Although mental health professionals have attempted to specify the meaning of forgiveness, lack of consensus exists. Despite the lack of consensus over the meaning of forgiveness, there is agreement that forgiving is not forgetting or pardoning. However, the relationship between forgiving and forgetting has been undertheorized, and as a result, this relationship has not been empirically investigated. In this paper, we suggest that it would be fruitful to assess the meaning systems individuals associate with the definition of forgiveness. Focusing on the lived experience of individuals may help researchers and counselors avoid unhelpful dichotomizations such as "authentic vs. inauthentic" forgiveness. Implications for both research and mental health counseling are discussed.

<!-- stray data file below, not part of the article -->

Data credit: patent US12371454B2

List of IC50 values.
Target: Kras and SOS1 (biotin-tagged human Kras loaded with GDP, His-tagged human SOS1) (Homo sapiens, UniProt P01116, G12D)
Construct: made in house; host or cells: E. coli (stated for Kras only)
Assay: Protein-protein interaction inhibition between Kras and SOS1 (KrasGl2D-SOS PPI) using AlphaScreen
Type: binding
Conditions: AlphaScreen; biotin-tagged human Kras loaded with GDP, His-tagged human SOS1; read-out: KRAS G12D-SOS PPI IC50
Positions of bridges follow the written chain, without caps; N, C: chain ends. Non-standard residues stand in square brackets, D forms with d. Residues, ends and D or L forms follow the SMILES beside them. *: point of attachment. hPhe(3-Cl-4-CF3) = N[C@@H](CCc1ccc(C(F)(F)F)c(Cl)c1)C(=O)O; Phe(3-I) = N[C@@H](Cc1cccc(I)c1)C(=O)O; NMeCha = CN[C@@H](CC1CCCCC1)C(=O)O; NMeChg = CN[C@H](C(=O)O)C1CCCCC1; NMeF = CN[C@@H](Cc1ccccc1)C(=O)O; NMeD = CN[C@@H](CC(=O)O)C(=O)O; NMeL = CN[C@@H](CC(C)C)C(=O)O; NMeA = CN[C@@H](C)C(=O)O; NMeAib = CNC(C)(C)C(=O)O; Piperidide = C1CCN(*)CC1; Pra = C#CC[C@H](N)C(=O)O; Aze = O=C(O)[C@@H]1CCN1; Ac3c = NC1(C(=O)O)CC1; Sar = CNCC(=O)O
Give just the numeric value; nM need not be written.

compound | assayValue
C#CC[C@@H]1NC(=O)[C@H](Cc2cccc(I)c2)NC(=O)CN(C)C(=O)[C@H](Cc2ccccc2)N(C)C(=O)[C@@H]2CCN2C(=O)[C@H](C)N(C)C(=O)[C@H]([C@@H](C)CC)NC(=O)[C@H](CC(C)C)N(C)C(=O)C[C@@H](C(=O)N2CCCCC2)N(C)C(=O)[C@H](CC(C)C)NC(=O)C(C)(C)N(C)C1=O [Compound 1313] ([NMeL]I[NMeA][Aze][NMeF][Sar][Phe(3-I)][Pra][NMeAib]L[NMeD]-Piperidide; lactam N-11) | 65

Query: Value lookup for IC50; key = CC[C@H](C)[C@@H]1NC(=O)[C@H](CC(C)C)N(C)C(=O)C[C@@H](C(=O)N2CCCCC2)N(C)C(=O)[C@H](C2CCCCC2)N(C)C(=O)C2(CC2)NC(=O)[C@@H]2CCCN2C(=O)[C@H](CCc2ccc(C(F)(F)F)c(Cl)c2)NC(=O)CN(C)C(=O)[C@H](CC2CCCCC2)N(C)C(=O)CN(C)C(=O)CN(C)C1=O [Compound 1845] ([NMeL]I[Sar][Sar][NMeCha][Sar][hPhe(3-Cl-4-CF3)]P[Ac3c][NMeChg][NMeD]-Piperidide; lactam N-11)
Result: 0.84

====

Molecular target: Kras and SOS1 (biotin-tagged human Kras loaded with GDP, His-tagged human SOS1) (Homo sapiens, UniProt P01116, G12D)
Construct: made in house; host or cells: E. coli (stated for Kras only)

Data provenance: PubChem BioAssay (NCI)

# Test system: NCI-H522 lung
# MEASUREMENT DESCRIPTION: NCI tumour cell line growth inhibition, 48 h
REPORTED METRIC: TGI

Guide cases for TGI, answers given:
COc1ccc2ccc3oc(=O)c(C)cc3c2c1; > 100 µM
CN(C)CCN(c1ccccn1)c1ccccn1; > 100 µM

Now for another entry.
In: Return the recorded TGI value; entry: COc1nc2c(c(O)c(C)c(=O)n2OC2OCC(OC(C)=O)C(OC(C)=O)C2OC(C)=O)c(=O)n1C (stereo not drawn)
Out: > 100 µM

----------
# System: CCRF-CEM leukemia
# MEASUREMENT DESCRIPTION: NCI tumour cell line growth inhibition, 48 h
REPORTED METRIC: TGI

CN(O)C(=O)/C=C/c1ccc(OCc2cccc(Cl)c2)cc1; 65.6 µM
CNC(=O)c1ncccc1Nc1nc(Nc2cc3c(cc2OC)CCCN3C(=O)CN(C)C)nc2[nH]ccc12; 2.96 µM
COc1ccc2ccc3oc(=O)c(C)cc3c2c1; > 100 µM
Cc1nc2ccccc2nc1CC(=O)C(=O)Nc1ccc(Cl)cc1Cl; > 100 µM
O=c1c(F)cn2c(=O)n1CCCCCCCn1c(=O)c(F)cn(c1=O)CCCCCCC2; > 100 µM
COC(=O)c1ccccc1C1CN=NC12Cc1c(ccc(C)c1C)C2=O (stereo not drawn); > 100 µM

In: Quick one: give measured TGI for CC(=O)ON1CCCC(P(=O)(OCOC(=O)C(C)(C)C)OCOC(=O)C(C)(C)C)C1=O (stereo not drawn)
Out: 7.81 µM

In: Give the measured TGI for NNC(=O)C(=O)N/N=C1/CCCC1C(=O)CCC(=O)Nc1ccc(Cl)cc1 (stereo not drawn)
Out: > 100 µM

Forgiveness and Forgetting: Clinical Implications for Mental Health Counselors
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Lisa Cosgrove, Varda Konstam; Forgiveness and Forgetting: Clinical Implications for Mental Health Counselors. Journal of Mental Health Counseling 1 January 2008; 30 (1): 1–13. doi: https://doi.org/10.17744/mehc.30.1.r1h1250015728274
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